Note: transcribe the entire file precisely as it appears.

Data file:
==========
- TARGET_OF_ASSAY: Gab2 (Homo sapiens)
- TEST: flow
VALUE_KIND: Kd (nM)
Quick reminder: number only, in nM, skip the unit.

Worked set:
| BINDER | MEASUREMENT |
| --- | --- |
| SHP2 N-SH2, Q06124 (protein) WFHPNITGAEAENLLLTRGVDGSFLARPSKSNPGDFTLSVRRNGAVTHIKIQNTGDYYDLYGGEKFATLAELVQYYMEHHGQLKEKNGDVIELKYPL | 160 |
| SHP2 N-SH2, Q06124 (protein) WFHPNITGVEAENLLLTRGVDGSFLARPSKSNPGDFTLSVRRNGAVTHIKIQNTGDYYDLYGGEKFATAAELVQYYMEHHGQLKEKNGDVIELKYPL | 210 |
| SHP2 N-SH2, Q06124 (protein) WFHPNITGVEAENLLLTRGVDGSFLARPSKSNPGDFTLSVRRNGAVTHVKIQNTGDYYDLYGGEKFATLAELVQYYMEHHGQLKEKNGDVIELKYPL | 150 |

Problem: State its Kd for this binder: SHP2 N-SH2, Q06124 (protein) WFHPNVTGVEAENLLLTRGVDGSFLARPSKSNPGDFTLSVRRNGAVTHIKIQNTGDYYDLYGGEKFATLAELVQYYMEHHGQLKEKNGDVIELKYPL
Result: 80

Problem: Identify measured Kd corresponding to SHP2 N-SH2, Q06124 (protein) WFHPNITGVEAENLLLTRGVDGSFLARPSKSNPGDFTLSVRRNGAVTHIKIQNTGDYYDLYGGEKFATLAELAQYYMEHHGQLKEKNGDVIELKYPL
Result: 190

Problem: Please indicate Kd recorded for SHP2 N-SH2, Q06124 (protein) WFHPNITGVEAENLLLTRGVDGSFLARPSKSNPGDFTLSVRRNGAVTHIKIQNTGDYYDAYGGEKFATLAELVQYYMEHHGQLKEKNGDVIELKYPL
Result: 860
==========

- TARGET_OF_ASSAY: Gab2 (Homo sapiens)
- TEST: flow
VALUE_KIND: Kd (nM)
Quick reminder: number only, in nM, skip the unit.

Worked set:
| BINDER | MEASUREMENT |
| --- | --- |
| SHP2 N-SH2, Q06124 (protein) WFHPNITGAEAENLLLTRGVDGSFLARPSKSNPGDFTLSVRRNGAVTHIKIQNTGDYYDLYGGEKFATLAELVQYYMEHHGQLKEKNGDVIELKYPL | 160 |
| SHP2 N-SH2, Q06124 (protein) WFHPNITGVEAENLLLTRGVDGSFLARPSKSNPGDFTLSVRRNGAVTHIKIQNTGDYYDLYGGEKFATAAELVQYYMEHHGQLKEKNGDVIELKYPL | 210 |
| SHP2 N-SH2, Q06124 (protein) WFHPNITGVEAENLLLTRGVDGSFLARPSKSNPGDFTLSVRRNGAVTHVKIQNTGDYYDLYGGEKFATLAELVQYYMEHHGQLKEKNGDVIELKYPL | 150 |

Problem: State its Kd for this binder: SHP2 N-SH2, Q06124 (protein) WFHPNVTGVEAENLLLTRGVDGSFLARPSKSNPGDFTLSVRRNGAVTHIKIQNTGDYYDLYGGEKFATLAELVQYYMEHHGQLKEKNGDVIELKYPL
Result: 80

Problem: Identify measured Kd corresponding to SHP2 N-SH2, Q06124 (protein) WFHPNITGVEAENLLLTRGVDGSFLARPSKSNPGDFTLSVRRNGAVTHIKIQNTGDYYDLYGGEKFATLAELAQYYMEHHGQLKEKNGDVIELKYPL
Result: 190

Problem: Please indicate Kd recorded for SHP2 N-SH2, Q06124 (protein) WFHPNITGVEAENLLLTRGVDGSFLARPSKSNPGDFTLSVRRNGAVTHIKIQNTGDYYDAYGGEKFATLAELVQYYMEHHGQLKEKNGDVIELKYPL
Result: 860